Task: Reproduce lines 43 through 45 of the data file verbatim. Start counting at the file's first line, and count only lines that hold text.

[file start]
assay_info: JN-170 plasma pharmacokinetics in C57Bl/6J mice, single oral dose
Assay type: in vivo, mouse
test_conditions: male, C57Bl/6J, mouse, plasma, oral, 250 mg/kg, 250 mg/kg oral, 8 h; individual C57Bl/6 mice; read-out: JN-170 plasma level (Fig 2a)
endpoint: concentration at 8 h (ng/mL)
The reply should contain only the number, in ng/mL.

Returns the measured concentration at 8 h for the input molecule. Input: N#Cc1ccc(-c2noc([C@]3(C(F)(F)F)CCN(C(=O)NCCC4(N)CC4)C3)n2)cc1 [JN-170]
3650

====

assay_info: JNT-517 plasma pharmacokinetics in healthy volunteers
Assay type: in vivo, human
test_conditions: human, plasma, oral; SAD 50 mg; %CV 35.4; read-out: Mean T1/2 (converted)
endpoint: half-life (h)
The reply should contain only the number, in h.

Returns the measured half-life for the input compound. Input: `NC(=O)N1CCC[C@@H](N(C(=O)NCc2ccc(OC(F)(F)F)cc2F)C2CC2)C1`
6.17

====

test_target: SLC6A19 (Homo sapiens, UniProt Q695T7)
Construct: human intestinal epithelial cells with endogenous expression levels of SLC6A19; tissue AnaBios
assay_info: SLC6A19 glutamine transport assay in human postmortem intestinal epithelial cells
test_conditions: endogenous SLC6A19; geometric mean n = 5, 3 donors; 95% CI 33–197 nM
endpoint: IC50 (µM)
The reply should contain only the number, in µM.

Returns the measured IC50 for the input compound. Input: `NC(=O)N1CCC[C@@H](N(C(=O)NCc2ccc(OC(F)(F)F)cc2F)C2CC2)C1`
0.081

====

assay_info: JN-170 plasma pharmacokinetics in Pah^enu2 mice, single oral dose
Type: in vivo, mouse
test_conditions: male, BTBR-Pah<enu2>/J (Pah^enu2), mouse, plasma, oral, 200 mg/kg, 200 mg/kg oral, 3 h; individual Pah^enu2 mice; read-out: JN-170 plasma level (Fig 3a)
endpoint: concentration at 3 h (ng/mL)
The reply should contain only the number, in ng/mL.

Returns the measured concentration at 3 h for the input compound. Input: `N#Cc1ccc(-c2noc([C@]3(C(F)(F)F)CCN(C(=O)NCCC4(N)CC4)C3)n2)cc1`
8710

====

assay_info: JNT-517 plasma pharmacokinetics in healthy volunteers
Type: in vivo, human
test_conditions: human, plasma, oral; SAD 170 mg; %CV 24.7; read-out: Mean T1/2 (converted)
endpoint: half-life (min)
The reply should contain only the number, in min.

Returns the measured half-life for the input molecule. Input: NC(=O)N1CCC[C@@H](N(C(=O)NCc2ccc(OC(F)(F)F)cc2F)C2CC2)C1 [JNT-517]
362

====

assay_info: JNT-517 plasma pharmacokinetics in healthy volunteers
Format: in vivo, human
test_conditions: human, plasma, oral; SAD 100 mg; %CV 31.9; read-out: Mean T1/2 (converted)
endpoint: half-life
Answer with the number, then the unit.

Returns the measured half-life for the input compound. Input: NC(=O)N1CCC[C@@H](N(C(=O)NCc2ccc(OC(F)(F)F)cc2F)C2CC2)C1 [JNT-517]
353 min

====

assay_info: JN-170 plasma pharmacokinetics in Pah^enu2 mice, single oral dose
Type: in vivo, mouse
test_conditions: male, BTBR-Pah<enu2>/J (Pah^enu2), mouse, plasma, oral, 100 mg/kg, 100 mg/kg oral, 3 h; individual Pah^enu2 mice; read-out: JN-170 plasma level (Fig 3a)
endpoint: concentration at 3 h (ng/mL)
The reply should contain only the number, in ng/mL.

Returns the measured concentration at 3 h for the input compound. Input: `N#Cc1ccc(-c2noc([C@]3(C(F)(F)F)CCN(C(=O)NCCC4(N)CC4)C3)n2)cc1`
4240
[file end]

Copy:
Format: in vivo, human
test_conditions: human, plasma, oral; SAD 100 mg; %CV 31.9; read-out: Mean T1/2 (converted)
endpoint: half-life